Table 1 presents the descriptive statistics for the PSLE math grade and PSLE total score for the two schools. MANCOVA was conducted with the PSLE math grade and PSLE total score as the two dependent variables. Results of analyzing seventh-grade students’ scores revealed a significant multivariate effect between the two schools, F(2, 109) = 282.97, p < 0.001. Compared to students from School B, students from School A achieved significantly higher PSLE scores, F(1, 110) = 464.42, p < 0.001, d = 5.34, and PSLE math grade, F(1, 110) = 110.44, p < 0.001, d = 2.12. Similarly, results of analyzing eighth-grade students’ scores revealed a significant multivariate effect among the two schools, F(2, 102) = 76.26, p < 0.001. Compared to students from School B, students from School A achieved significantly higher PSLE scores, F(1, 103) = 154.02, p < 0.001, d = 2.49, and PSLE math grade, F(1, 103) = 35.47, p < 0.001, d = 1.23.

Table 1 Descriptive statistics for PSLE performance between Schools A and B.

The studies on both topics were quasi-experimental with a pretest-intervention-posttest design. Each study was carried out as part of regular curriculum time. One week before the start of each study, all students took a 30-min pretest as a measure of topic-specific prerequisite knowledge of the targeted concept. Seventh-grade students completed an 8-item pretest (α = 0.72) on the prerequisite concepts of speed, average speed, and rate of change. Eighth-grade students took a five-item pretest (α = 0.75) on the prerequisite concepts of central tendencies and distributions, and variance.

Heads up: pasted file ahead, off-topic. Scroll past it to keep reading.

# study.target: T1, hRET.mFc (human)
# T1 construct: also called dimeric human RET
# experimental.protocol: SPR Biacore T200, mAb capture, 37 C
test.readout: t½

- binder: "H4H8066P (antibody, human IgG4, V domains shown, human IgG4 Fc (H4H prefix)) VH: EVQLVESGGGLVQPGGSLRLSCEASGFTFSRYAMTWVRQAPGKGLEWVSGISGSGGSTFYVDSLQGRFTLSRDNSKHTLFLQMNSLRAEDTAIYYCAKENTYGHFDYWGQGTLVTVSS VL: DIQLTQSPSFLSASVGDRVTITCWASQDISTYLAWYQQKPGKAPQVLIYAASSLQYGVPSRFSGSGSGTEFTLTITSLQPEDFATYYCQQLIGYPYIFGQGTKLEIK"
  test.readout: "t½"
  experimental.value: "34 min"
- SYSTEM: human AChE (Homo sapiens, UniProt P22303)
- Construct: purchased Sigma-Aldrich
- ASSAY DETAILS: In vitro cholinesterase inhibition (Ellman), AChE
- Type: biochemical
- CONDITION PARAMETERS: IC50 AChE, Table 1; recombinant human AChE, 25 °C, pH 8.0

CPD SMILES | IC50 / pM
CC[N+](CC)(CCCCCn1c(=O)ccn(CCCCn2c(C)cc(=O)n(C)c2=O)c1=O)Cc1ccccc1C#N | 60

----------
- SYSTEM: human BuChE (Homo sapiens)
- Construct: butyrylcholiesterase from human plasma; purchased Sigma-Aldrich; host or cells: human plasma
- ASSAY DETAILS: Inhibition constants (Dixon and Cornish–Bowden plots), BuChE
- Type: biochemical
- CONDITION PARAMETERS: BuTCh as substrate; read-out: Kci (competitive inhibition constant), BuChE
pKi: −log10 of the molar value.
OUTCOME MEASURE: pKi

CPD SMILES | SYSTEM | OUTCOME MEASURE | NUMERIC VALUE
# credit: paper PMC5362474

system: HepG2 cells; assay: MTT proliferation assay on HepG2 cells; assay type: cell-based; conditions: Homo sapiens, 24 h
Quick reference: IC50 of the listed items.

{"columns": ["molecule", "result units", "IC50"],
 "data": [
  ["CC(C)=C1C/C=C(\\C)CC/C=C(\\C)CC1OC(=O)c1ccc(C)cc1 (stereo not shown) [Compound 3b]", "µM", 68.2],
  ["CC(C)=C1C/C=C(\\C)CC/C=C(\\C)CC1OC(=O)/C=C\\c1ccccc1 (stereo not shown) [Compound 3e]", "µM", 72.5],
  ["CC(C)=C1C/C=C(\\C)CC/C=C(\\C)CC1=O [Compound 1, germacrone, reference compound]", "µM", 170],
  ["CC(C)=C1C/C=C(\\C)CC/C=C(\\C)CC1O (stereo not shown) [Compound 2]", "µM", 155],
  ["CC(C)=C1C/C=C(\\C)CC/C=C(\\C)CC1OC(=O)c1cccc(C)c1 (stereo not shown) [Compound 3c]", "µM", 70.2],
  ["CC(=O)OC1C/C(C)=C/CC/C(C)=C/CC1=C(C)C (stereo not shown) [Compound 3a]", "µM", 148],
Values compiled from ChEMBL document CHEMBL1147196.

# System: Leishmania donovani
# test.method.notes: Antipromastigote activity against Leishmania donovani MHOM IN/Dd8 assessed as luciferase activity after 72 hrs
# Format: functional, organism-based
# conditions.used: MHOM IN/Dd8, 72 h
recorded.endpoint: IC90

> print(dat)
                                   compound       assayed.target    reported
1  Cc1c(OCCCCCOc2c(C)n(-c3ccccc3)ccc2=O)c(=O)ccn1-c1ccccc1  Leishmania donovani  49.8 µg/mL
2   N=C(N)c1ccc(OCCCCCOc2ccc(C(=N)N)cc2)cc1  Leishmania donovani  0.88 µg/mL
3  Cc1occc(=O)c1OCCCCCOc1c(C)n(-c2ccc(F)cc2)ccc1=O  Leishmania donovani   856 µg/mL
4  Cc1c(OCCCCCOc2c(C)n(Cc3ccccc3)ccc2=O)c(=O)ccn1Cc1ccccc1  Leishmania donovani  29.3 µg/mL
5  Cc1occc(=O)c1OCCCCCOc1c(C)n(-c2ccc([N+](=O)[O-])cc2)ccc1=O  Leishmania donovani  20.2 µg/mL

While prior math achievement, as evaluated by the PSLE, evaluates overall knowledge of math and its application, the pretests (which assess students’ topic-specific prerequisite knowledge) measure relevant prerequisite knowledge rather than specific knowledge of the targeted topics (see “Data Collection” section).

In both studies, the PF instruction was delivered in two phases—the generation and exploration phase and the consolidation phase16,32. In the generation and exploration phase, which lasted two periods, Students were assigned into groups (triads) by the teacher based on teachers’ knowledge about their students. The choice of working within groups (a key PF fidelity criterion16) is based on vicarious failure (VF), which addresses that observing other students’ failure to solve a problem would also be productive for her\his own learning from subsequent instruction56,57. Studies illustrate the benefit of exposing students to other’s general prior knowledge and expertise in developing, detecting, and correcting multiple RSMs58. Findings show that not all students in the generation and exploration phase have to generate solutions themselves; By observing their classmates’ generation solution process, they can obtain equal preparation for learning56 and activate their general prior knowledge similar to their partners59. In our study, through group discussions, students designed solutions to solve a complex problem involving the targeted concepts (see supplementary materials for the complex problem). During this phase, no extra support or scaffolds were provided, nor was any homework assigned.